Current income profile for academic pediatric emergency medicine faculty

Halim Hennes, Stephanie J. Frisbee, Kristen J. Paddon, Christine M. Walsh Kelly

Research output: Contribution to journalArticlepeer-review

4 Scopus citations


Study Objectives: To survey academic pediatric emergency medicine (PEM) programs for information on financial compensation and patient care activities of PEM faculty and compare the results to the financial data published by the AAEM, AAAP, and MGMA. Methods: A survey was mailed to program directors requesting information on medical school affiliation, ED census, recruitment, patient care activity and annual income for each academic rank. The survey also included questions on CME benefits, and income adjustment mechanisms/bonus plans for PEM faculty. The survey income data were stratified by program size and geographic region and then compared to income data from the AAMC, AAAP, and MGMA. Results: Of 47 eligible programs, 37 (78.7%) responded, and four were excluded. Mean number of clinical hours per week for academic faculty and clinical faculty were 27.9 ± 3.5 and 32.4 ± 3.9, respectively, (P = 0.000). Clinical appointments in academic departments were offered by 82% of the programs. Mean annual income for all academic ranks was $121,503 ± $15,795, and is nearly $37,000 less than the annual income for academic adult emergency medicine (AEM) faculty. Compared to medium and large programs, small programs are offering higher salaries to recent fellowship graduates (P = 0.004). When income data were stratified by program size or geographic region, no significant difference in average annual income was observed. Bonus or incentive plans were available only in 45.5% of the programs. Conclusion: Direct patient care responsibility of PEM academic faculty has not changed significantly in the past 13 years, despite the availability of clinical appointments within most of the surveyed programs. Our data indicate that the annual income for PEM faculty in academic institutions is significantly less than AEM faculty. No significant difference was observed between programs at the assistant, associate, or full professor level when stratified by size or geographic region. Bonus/incentive plans for exceptional patient care or scholarly activity were available in less than half of the surveyed programs.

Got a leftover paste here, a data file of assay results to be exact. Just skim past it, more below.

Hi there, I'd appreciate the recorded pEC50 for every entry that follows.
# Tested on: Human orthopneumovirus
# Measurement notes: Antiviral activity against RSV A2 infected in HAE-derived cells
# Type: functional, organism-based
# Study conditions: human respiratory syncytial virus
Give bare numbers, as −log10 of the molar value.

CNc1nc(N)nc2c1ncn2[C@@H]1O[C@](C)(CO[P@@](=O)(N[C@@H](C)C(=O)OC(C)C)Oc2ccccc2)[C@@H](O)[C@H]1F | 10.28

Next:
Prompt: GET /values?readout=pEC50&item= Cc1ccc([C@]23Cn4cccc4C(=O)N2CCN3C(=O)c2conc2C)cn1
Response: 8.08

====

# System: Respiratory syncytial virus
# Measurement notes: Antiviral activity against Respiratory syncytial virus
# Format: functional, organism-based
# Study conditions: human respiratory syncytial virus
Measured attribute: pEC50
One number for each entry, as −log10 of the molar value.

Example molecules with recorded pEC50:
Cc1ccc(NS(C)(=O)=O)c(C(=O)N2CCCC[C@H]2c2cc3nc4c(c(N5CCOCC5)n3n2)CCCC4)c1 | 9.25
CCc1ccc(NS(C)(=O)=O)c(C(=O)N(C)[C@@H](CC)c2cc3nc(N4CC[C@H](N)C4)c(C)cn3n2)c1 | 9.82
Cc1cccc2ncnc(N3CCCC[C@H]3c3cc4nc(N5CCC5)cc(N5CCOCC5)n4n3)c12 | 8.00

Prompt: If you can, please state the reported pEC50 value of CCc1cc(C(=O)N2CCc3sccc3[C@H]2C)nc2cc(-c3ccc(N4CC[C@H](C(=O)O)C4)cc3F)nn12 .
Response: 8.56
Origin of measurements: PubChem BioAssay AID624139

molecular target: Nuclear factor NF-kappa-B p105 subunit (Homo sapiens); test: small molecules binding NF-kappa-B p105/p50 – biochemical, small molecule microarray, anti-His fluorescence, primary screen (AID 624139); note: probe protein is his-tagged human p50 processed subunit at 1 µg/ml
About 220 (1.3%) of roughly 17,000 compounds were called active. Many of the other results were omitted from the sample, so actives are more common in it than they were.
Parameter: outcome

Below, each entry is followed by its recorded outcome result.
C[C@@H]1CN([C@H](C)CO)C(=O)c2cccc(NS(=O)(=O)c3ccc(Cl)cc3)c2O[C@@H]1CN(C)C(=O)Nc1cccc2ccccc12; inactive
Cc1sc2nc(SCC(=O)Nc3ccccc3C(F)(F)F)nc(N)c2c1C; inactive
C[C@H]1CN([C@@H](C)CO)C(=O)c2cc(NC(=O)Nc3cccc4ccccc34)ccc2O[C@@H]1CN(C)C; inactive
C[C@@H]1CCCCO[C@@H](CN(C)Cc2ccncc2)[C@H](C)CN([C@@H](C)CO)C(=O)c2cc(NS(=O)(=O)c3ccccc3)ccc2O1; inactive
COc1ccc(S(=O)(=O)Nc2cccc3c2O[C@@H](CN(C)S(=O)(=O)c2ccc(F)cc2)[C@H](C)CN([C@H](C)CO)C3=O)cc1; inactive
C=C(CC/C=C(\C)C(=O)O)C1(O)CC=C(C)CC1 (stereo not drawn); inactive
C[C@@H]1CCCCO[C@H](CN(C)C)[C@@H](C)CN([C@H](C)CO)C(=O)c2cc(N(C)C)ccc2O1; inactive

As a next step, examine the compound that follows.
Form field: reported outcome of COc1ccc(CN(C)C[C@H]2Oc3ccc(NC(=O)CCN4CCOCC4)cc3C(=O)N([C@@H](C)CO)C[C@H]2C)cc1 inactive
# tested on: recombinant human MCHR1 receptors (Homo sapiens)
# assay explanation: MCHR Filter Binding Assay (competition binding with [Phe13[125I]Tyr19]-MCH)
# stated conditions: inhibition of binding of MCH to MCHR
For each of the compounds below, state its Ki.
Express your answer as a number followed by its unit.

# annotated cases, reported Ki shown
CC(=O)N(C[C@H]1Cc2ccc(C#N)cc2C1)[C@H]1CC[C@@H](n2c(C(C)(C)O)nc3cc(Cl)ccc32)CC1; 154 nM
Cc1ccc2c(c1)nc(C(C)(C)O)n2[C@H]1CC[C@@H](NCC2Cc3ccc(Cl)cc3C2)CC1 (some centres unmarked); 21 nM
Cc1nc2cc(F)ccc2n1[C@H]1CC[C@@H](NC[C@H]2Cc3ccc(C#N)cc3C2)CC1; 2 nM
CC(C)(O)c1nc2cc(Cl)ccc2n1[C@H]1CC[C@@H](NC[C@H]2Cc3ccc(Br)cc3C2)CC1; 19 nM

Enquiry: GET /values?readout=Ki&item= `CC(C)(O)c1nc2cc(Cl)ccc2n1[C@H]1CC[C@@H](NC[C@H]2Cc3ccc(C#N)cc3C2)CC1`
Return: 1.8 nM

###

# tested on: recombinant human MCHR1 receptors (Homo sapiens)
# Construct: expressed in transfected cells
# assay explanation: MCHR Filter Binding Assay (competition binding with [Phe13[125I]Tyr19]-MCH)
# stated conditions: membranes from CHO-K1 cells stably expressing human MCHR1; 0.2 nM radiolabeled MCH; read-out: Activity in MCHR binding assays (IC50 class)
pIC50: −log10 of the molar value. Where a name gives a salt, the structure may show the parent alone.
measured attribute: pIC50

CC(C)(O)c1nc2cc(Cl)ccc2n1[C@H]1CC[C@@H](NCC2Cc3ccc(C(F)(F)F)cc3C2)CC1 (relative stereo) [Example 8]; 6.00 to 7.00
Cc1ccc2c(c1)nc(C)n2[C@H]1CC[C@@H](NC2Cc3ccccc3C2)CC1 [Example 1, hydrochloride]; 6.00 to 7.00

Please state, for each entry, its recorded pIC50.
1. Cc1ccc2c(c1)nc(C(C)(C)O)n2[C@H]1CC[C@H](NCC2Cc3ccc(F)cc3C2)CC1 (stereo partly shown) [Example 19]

Original languageEnglish (US)
Pages (from-to)350-354
Number of pages5
JournalPediatric emergency care
Issue number5
StatePublished - Oct 1999


  • Academic PEM
  • Faculty
  • Income

ASJC Scopus subject areas

  • Pediatrics, Perinatology, and Child Health
  • Emergency Medicine


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